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Uber and Lyft Stocks Soar as California Overturns Protections for Gig Workers

Proposition 22 overturns a California state law that required gig workers to be treated as employees with benefits.

An Uber driver looks up from his phone at the LAX Airport in California on August 20, 2020.

Californians handed a major loss to labor unions on Tuesday night in voting to pass Proposition 22, which allows companies like Uber and Lyft to continue classifying their drivers as independent contractors instead of employees.

Early in the night, the Associated Press called the measure. With 72 percent reporting, 58 percent of the people have voted to pass the proposition.

If the proposition hadn’t passed, the companies would have been forced to treat their drivers as employees, which would upend their entire business model. Gig workers and unions were hoping for stronger workplace protections under employee classifications. Benefits from employee classification include such measures as minimum wage and health insurance.

Uber, Lyft, Postmates, DoorDash, Instacart, and others operating on the gig worker model staged a massive effort to pass Prop 22, deploying a record number of lobbyists, sending voters misleading mailers, and spending over $200 million on their Yes on Proposition 22 campaign.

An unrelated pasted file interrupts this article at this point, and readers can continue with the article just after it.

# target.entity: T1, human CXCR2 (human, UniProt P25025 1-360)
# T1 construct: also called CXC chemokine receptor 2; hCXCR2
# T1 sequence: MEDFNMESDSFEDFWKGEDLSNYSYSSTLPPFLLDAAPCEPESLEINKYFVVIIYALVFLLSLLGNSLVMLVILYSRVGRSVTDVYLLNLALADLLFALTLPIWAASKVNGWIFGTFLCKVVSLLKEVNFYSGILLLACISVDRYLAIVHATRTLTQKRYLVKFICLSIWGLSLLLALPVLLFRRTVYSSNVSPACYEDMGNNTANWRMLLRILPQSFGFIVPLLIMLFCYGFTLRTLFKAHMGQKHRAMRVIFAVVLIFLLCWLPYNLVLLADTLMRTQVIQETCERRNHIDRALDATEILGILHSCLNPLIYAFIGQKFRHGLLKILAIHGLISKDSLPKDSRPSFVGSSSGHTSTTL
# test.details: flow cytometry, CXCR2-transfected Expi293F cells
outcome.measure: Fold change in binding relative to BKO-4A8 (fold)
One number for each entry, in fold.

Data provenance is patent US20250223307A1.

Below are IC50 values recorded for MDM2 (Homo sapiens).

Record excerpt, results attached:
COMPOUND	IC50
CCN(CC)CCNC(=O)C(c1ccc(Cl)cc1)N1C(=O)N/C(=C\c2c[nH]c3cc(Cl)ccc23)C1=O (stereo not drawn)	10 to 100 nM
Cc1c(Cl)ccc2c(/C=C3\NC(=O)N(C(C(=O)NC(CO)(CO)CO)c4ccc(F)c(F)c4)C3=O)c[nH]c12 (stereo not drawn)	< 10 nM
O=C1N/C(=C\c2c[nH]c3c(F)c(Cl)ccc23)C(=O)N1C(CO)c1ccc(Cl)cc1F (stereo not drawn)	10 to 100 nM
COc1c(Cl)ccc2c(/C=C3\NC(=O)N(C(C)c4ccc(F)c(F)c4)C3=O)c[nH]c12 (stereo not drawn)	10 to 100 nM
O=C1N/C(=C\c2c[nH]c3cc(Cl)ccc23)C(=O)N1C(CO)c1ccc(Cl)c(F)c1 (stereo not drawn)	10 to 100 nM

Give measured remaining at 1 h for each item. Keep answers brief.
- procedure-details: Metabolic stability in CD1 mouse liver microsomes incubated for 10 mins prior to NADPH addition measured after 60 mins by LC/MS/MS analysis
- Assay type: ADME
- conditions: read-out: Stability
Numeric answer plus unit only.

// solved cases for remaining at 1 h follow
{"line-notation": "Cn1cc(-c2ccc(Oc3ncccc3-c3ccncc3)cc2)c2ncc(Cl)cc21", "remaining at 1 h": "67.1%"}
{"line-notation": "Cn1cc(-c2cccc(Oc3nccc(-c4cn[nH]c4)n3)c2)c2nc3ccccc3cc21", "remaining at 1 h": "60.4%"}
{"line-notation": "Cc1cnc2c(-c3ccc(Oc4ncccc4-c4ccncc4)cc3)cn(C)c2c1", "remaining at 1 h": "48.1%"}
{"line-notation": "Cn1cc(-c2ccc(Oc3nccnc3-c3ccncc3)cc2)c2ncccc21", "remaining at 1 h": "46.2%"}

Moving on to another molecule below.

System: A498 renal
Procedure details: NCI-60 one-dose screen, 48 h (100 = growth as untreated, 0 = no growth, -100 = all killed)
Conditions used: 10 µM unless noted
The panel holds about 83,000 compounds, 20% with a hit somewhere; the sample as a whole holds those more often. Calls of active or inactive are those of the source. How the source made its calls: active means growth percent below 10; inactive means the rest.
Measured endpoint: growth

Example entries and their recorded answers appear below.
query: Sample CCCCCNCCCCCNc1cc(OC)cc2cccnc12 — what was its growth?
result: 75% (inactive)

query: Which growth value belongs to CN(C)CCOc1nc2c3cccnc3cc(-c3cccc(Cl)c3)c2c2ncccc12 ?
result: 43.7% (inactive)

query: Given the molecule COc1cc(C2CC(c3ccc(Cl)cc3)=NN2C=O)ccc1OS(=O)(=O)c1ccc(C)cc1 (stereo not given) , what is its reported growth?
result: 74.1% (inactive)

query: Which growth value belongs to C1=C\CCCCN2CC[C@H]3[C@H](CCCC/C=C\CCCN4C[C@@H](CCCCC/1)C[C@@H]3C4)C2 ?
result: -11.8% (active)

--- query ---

In court battles preceding the vote, Uber and Lyft threatened to leave California when a judge ordered the companies to classify their drivers as employees. They were granted a reprieve shortly afterwards although activists were skeptical that Uber and Lyft would make good on their threat given that two out of their three most profitable centers are in California.

The measure could have vast implications on how the gig economy is conducted across the country as other states and cities look to Prop 22 for how to handle this same issue. Labor advocates were hoping that upholding the workers’ classification as employees in California would lead to creating fairer conditions for gig workers across the country. As it stands now, Edward Ongweso Jr. writes for Vice, the proposition amounts to these massive tech companies “trying to steal protections from drivers.”

These protections would have been a boon for workers, especially during the global pandemic. With the threat of COVID-19, many drivers were not working due to fear of contracting the virus or were having trouble getting business at all. One man in California died from the virus, possibly having contracted it from driving for Uber to support his family in dire times. Because he wasn’t classified as an Uber employee, as the L.A. Times reports, his family’s request for worker compensation from the state was denied.

Another concern over the passing of Prop 22 among labor advocates is the demonstration of the ability of a corporation to invest heavily in a measure that benefits them.. Uber and Lyft stocks were both up Wednesday morning, and In These Times labor reporter Hamilton Nolan remarked “Uber and Lyft invested around $200 mil in a ballot measure to minimize labor costs and have gained around $8 billion in value in one day as a result. That’s how democracy works folks.”

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